Teaching Personal Finance 2020 title with image of three educators
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One of the best parts about attending professional conferences is the chance to update and reset my thinking about teaching personal finance. While teaching about money might sound like the same old, same old, there’s always something new to learn and share! Three topics stand out in my mind as I reflect on sessions I attended during the AFCPE Symposium.

How is COVID affecting people’s finances?
While it’s clear that the pandemic is having a financial impact on people’s lives, it affects people in different ways. I am thankful to have learned about the COVID-19 surveys prepared for NEFE (National Endowment for Financial Education) and shared by Dr. Hensley, which shed some light on our current situation. Here are a few takeaways from the survey:

  • 84% of Americans say that something is causing them stress regarding their personal finances, considering the COVID-19 outbreak.
  • 74% of U.S. adults have made financial adjustments due to the COVID-19 outbreak.
  • 26% are increasing contributions to their emergency/retirement savings, but another 23% are using their savings.
  • 41% of U.S. adults have provided assistance or support to family or friends, and 84% of these adults say it has caused a strain on their finances.

How does intimate partner violence intersect with financial education?
According to keynote speaker Sonya Passi, founder and CEO of FreeFrom, over 90% of intimate partner violence survivors are impacted by financial abuse. Her presentation, in her presentation, “Building Financial Security for Survivors of Intimate Partner Violence,”  has spurred me to learn more about how controlling finances in a relationship may become an integral part of an abusive relationship.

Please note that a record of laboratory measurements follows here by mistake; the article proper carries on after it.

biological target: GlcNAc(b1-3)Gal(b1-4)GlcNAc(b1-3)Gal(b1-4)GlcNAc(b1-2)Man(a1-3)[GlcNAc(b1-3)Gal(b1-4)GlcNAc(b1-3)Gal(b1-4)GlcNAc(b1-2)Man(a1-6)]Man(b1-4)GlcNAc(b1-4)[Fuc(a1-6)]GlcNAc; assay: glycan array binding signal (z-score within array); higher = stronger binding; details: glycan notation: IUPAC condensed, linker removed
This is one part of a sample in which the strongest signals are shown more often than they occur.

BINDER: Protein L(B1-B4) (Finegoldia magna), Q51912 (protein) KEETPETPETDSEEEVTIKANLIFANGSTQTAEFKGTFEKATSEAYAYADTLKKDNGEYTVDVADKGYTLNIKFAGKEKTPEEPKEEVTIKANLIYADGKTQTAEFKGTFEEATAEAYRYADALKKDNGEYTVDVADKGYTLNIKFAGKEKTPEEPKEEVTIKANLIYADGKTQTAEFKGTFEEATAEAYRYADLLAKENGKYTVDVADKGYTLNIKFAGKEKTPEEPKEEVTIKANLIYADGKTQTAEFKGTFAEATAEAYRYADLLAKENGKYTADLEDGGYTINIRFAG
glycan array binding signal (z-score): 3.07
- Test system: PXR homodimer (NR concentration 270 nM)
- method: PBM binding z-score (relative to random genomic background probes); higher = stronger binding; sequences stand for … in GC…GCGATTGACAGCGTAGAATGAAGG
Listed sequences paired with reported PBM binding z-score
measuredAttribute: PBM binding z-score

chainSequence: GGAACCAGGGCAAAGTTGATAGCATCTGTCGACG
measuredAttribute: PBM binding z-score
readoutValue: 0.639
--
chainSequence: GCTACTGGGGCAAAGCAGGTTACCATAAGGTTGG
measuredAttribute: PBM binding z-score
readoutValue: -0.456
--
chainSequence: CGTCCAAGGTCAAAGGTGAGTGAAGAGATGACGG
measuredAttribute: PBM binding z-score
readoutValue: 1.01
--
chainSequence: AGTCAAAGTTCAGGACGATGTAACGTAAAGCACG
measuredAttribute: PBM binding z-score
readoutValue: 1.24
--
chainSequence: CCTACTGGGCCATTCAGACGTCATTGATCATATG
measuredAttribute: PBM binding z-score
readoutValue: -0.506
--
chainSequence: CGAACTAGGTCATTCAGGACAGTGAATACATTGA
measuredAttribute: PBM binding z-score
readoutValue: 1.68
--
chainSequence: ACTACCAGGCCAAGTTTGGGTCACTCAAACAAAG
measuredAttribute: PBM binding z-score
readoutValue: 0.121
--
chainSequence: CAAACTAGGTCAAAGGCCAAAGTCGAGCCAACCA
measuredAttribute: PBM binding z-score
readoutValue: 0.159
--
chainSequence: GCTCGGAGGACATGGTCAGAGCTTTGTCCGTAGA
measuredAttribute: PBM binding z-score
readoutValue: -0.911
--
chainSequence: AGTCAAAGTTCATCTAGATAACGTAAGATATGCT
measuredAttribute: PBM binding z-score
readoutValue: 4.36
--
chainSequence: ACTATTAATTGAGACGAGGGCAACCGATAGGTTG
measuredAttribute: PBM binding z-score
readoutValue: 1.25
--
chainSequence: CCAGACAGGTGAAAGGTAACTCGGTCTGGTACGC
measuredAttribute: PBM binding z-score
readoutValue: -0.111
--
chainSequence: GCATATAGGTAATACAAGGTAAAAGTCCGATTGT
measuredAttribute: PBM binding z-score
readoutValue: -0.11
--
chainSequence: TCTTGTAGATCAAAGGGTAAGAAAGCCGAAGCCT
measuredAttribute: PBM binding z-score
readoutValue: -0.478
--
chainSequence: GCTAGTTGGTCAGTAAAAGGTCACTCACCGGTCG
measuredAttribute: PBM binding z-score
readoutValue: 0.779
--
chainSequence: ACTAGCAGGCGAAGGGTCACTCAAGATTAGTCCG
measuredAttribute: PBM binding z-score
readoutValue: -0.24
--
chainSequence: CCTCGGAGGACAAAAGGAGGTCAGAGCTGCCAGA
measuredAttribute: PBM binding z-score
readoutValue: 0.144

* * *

FreeFrom’s recent report, “Survivors Know Best: How to Disrupt Intimate Partner Violence During COVID-19 and Beyond," a few key points are thought-provoking:

  • In the United States, 1 in 4 women and nearly 1 in 2 trans people will experience intimate partner violence during their lifetime.
  • The number one reason survivors stay in or return to abusive relationships is because they cannot afford to get or stay safe.
  • 99% of survivors also experience economic abuse, which occurs when harm-doers control survivors’ access to financial resources

What are others doing for financial educational outreach during these extraordinary times?
Virtual, online, zoom, videos … many of the presentations focused on new outreach efforts or at least a new emphasis about online outreach. Best practices, trials and errors, and hope for improvement were common themes. In my evaluation, Illinois Extension compares well with other groups for rapidly shifting delivery modes. However, I did walk away with new motivation to further develop my video creation skills to reach people with timely financial education.

If you didn't have an opportunity to read part 1 of this series, take time to read Camaya Wallace Bechard's recent blog post.